In discussing these conditions with Office of Comptroller management, they indicated delays were caused by a separation in responsibility for the State’s internal control procedures among agencies and components units. The Comptroller’s Office has the statutory authority to request submission of financial information but does not currently have the ability to enforce those submissions on a timely basis from other State agencies.
Failure to establish effective internal controls at all State agencies regarding financial reporting for the preparation of the CAFR and the SEFA prevents the State from completing an audit in accordance with timelines set forth in OMB Circular A-133 and may result in the suspension of federal funding. Further, delays in financial reporting decrease the usefulness of such information.
HIGH RISK AREAS
The four high risk areas highlighted in this issue of the Audit Advisory include the following: 1) Contracting Processes; 2) Subrecipient Monitoring; 3) Untimely Financial Reporting; and 4) Fraud and Abuse.
1. CONTRACTING PROCESSES
The contracting process poses significant risks for State agencies and is
susceptible to fraud and abuse. Consequently, an agency’s system of internal controls related to contracting needs to be strong, monitored, and enforced.
2. SUBRECIPIENT MONITORING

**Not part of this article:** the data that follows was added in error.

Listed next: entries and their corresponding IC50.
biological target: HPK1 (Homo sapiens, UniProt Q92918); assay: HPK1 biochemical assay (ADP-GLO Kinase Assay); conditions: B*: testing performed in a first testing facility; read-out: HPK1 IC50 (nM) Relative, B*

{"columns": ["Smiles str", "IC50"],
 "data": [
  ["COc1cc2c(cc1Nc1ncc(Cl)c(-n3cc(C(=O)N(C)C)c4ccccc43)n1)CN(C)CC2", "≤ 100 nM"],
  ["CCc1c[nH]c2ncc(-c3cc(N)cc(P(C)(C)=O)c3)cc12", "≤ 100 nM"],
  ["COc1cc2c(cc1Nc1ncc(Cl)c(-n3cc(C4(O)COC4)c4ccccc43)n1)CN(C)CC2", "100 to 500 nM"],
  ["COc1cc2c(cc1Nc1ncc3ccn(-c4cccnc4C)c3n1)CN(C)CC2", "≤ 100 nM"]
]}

State agencies’ failure to adequately monitor subrecipients has been a central finding in the State’s Single Audit for years. The FY 2008 Single Audit had 27 findings and the FY 2009 Single Audit had 25 findings related to agencies’ deficiencies in monitoring subrecipients. Agencies covered by the Single Audit received $23.7 billion in federal funding in FY 2009, of which $5.2 billion was passed through to grantees.
It is not sufficient for agencies to simply pass funding on to third parties. Rather, a system must be established to monitor how those funds are being spent and ensure these monies are being spent for the specified purpose. Subrecipient monitoring includes many aspects, such as reviewing and receiving grant or audit reports, as well as some level of on-site reviews or inspections.
3. UNTIMELY FINANCIAL REPORTING
Untimely financial reporting poses significant risks to the State of Illinois.
The issue of untimely financial reporting is discussed on page 1 of the Audit Advisory.
4. FRAUD AND ABUSE
Each State agency needs to have a fraud detection program. Recent audits have identified several instances where, due to a lack of adequate internal controls and oversight, public funds have been used for undocumented or improper purposes. Agency managers have the responsibility to conduct internal vulnerability assessments of their operations to identify areas where misappropriation of State assets could occur.
AUDIT OF STATE’S FINANCIAL REPORTING SYSTEM
In March 2010, the Illinois State Senate passed Resolution Number 609 directing the Office of the Auditor General to conduct a management audit of the State’s financial reporting system. As part of our audit, we sent a survey to all agencies that are part of the State’s primary government.
Since the input of all is valued, we welcome any additional comments you might have regarding the State’s financial reporting system. Examples of input that would be helpful include:
• The most significant problems or limitations with the current system;
• Examples of what works well;
• Specific examples of duplicative, outdated financial reporting processes; and
• Suggestions on how the process could be improved.